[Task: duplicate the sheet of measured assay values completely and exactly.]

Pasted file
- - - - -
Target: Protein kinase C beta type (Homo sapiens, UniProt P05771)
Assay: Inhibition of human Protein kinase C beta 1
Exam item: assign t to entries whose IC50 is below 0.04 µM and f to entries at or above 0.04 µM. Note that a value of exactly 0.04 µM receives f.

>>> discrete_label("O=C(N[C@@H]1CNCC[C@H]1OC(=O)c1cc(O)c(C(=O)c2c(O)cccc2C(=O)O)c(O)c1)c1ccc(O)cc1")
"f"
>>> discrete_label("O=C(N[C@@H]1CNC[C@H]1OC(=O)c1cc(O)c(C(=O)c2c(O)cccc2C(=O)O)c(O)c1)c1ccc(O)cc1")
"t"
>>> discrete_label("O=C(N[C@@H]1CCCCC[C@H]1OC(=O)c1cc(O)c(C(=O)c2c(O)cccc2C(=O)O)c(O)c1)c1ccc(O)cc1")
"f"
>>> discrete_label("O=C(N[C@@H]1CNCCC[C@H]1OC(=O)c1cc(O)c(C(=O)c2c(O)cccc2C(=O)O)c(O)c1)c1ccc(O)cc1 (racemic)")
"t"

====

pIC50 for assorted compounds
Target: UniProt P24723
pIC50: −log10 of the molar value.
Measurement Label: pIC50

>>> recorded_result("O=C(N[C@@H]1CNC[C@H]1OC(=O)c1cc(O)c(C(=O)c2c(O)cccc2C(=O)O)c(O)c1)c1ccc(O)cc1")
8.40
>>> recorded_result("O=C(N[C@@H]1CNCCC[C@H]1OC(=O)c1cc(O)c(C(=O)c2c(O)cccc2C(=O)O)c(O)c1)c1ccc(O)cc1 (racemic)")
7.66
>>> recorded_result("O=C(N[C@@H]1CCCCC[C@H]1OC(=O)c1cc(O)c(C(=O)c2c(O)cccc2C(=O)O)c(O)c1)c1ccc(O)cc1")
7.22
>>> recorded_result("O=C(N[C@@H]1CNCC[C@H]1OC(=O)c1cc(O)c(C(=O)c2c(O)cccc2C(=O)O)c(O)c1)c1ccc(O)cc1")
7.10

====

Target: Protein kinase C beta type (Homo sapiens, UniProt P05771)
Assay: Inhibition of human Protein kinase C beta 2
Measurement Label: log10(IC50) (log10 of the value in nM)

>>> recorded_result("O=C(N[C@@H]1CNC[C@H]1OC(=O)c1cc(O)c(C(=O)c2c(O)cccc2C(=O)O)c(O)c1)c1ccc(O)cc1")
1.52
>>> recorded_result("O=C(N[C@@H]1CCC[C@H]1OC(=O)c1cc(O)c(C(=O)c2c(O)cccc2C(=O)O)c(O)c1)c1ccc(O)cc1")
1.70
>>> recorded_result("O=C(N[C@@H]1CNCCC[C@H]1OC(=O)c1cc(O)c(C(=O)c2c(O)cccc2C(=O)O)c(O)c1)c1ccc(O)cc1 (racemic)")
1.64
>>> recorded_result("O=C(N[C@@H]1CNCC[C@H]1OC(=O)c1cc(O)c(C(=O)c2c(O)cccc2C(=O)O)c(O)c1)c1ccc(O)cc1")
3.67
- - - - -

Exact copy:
Target: Protein kinase C beta type (Homo sapiens, UniProt P05771)
Assay: Inhibition of human Protein kinase C beta 1
Exam item: assign t to entries whose IC50 is below 0.04 µM and f to entries at or above 0.04 µM. Note that a value of exactly 0.04 µM receives f.

>>> discrete_label("O=C(N[C@@H]1CNCC[C@H]1OC(=O)c1cc(O)c(C(=O)c2c(O)cccc2C(=O)O)c(O)c1)c1ccc(O)cc1")
"f"
>>> discrete_label("O=C(N[C@@H]1CNC[C@H]1OC(=O)c1cc(O)c(C(=O)c2c(O)cccc2C(=O)O)c(O)c1)c1ccc(O)cc1")
"t"
>>> discrete_label("O=C(N[C@@H]1CCCCC[C@H]1OC(=O)c1cc(O)c(C(=O)c2c(O)cccc2C(=O)O)c(O)c1)c1ccc(O)cc1")
"f"
>>> discrete_label("O=C(N[C@@H]1CNCCC[C@H]1OC(=O)c1cc(O)c(C(=O)c2c(O)cccc2C(=O)O)c(O)c1)c1ccc(O)cc1 (racemic)")
"t"

====

pIC50 for assorted compounds
Target: UniProt P24723
pIC50: −log10 of the molar value.
Measurement Label: pIC50

>>> recorded_result("O=C(N[C@@H]1CNC[C@H]1OC(=O)c1cc(O)c(C(=O)c2c(O)cccc2C(=O)O)c(O)c1)c1ccc(O)cc1")
8.40
>>> recorded_result("O=C(N[C@@H]1CNCCC[C@H]1OC(=O)c1cc(O)c(C(=O)c2c(O)cccc2C(=O)O)c(O)c1)c1ccc(O)cc1 (racemic)")
7.66
>>> recorded_result("O=C(N[C@@H]1CCCCC[C@H]1OC(=O)c1cc(O)c(C(=O)c2c(O)cccc2C(=O)O)c(O)c1)c1ccc(O)cc1")
7.22
>>> recorded_result("O=C(N[C@@H]1CNCC[C@H]1OC(=O)c1cc(O)c(C(=O)c2c(O)cccc2C(=O)O)c(O)c1)c1ccc(O)cc1")
7.10

====

Target: Protein kinase C beta type (Homo sapiens, UniProt P05771)
Assay: Inhibition of human Protein kinase C beta 2
Measurement Label: log10(IC50) (log10 of the value in nM)

>>> recorded_result("O=C(N[C@@H]1CNC[C@H]1OC(=O)c1cc(O)c(C(=O)c2c(O)cccc2C(=O)O)c(O)c1)c1ccc(O)cc1")
1.52
>>> recorded_result("O=C(N[C@@H]1CCC[C@H]1OC(=O)c1cc(O)c(C(=O)c2c(O)cccc2C(=O)O)c(O)c1)c1ccc(O)cc1")
1.70
>>> recorded_result("O=C(N[C@@H]1CNCCC[C@H]1OC(=O)c1cc(O)c(C(=O)c2c(O)cccc2C(=O)O)c(O)c1)c1ccc(O)cc1 (racemic)")
1.64
>>> recorded_result("O=C(N[C@@H]1CNCC[C@H]1OC(=O)c1cc(O)c(C(=O)c2c(O)cccc2C(=O)O)c(O)c1)c1ccc(O)cc1")
3.67